Saturday, April 14, 2007

Lewis and Clark State Park, North Dakota


Campsite in North Dakota's Lewis and Clark State Park on Lake Sakakawea (Missouri River)


8:00 PM

There’s great excitement in the air, as birds are converging from all directions, coming in for the night.

I’m the only camper in Lewis and Clark State Park east of Williston, ND. Lake Sakakawea to the south of me, is teeming with wildfowl. A state park checklist shows 237 bird species have been observed in and around the lake.





Back in Williston, the gas station attendant said they had 3 or 4 inches of snow last week. It’s finally melting. This is “the first nice day” they’ve had here, he said.

Though I’ve barely crossed the border, North Dakota has a different feel than Montana. I was very aware that Montana is being “wasted” by out-of-control growth and resource depletion. Like Idaho, “everyone” (who doesn’t want to move to Idaho) wants to move there (okay, maybe a slight exaggeration), but it’s the western 1/3 they want to move to. The east is dominated by ranching, farming and Indian reservations. The anti-meth signs are everywhere. It must be epidemic in Eastern Montana.



East of Inverness, Montana, an abandoned farmhouse is used as a billboard in Montana's anti-meth campaign


Checking in at this park, I drove all around looking for a campsite. Finally I had to disturb the residents. They were sitting in lawn chairs in their driveway, a barbecue grill nearby. They offered me a hamburger. I shouldn’t have refused their kind gesture, but I was in my usual reclusive mode.

The ranger said the campground doesn’t open for a month. He directed me to just find a spot in the day use area. I could pay the $10 fee on my way out tomorrow.

Instead of the burger, I heated some Thai noodles, ate some "Combos” and drank a can of Coke that I had kept chilled with some snow gathered from a patch on the way in. (Another nourishing meal.)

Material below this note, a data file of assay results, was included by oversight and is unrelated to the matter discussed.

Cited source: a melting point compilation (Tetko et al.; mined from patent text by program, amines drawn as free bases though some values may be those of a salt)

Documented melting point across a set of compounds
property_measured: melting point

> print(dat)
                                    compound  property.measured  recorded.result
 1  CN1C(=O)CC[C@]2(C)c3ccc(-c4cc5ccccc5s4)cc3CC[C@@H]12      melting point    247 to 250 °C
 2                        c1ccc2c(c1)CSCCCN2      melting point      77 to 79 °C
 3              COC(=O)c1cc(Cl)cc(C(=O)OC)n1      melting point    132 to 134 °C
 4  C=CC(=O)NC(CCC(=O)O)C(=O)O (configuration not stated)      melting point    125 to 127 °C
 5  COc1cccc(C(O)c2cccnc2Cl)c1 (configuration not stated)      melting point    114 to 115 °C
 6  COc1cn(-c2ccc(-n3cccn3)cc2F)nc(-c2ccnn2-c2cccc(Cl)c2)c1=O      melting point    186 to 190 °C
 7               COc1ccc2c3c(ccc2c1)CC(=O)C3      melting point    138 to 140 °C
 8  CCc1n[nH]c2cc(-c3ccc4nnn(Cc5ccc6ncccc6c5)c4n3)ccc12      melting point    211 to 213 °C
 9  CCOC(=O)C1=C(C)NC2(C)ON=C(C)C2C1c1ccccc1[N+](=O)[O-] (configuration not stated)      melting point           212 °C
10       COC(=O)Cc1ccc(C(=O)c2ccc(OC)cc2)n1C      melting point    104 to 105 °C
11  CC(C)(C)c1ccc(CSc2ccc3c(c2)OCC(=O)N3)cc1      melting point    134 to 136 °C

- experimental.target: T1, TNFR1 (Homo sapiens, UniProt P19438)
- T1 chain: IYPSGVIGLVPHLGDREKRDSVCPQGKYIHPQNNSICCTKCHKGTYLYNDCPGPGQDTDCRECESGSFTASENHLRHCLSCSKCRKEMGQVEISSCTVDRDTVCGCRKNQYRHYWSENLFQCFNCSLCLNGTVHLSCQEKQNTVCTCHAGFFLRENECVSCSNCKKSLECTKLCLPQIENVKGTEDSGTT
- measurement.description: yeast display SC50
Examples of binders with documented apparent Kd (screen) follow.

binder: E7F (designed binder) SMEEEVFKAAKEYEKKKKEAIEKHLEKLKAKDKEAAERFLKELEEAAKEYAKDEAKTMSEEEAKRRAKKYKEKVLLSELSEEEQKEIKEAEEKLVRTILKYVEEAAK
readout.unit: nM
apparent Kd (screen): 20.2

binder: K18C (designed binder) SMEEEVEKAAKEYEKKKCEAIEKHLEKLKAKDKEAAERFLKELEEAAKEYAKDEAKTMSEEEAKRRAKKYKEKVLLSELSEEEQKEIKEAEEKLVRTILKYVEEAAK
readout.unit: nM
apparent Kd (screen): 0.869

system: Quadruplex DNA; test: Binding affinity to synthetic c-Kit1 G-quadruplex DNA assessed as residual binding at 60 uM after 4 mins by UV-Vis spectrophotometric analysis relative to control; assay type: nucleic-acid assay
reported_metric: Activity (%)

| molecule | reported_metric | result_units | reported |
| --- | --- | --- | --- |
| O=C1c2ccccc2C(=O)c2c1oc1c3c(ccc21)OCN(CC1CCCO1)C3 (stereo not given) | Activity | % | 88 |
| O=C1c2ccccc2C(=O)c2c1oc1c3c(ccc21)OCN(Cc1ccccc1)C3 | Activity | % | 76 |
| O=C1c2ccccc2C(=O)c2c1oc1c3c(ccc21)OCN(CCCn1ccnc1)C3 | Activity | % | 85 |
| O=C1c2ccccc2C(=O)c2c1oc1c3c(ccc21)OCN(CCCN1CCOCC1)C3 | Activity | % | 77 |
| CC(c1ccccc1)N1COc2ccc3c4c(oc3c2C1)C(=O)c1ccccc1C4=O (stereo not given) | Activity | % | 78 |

It’s nice to have running water (though it’s ice-cold). Maybe I’ll have a sponge bath and wash the bike tomorrow morning. I want to linger here, get some rest and absorb some sun (I hope.)

With everything unloaded, the tent set up, and daylight remaining, I inspected the motorcycle. Topped off the oil. Everything looking good. I must check the brake pads often. (They’ll fade faster now that I’m carrying a load.). The front tire will probably need replacement on the East Coast.



Last night's campsite out on Montana rangelands near Lake Elwell


THIS MORNING

Had a very fitful and very cold night - in the 30s. Crawled out to find the sky overcast, gray and a biting wind out of the southwest.

Made some coffee, with the added luxury of a couple of individual half-and-half creamers I had picked up in some coffee shop along the way. I had to keep moving to stay warm. “This cold sucks.” (The overcast psychologically makes things worse.)

Out on the plains, there is a little marketing of the almost anonymous small towns one passes. One advertises: “426 nice people and one sore ol’ guy.”

The town of Kremlin, Montana proudly states “Kremlin USA-Style”.

In Havre, I sense a transition from the high plains. The first tinge of green is seen in the grasses. No more snow banks along the highway. It’s warmer (almost 60 degrees!) I stopped at the town’s supermarket. For $2, I bought two donuts, some very weak coffee and a banana. Can’t complain.

Outside, a middle-aged local fellow was admiring my bike. “BMWs are pretty reliable, aren’t they?” There’s always a conflict: do I tell the truth, or is that simply being too negative?

Walmart and Super K do battle for the customers out in this rural area. I’m surprised the town can support both. East of Havre, it turned sunny. A welcome relief from the cold and cloudy weather that’s dogged me since leaving California.



Montana uses a standard white cross to mark the site of highway fatalities. Many have added personal mementos.


On the plains, I see elk who are not afraid to cross the highway, and falcons soaring above. Every Eastern Montana town, has at least a couple of bars and a casino. And the ever-present anti-meth signs.



These high-profile messages are apparently part of the "Montana Meth Project" targeted at preventing first-time methamphetamine use, especially among teenagers


Entering the town of Wolf Point on the Fort Peck Indian Reservation was like a flashback to Bolivia. Americans living in poverty and squalor. I slowed, but couldn’t bring myself to stop as I rolled through town. Real or imagined, I didn’t feel welcome. But today there was a trace of civic pride as family members of all ages, crowded the roadside to clean up litter (a major eyesore in this community.)



With this crossing into North Dakota, I will have visited 49 of the 50 States. I should make it to the last one, South Carolina, on this trip.

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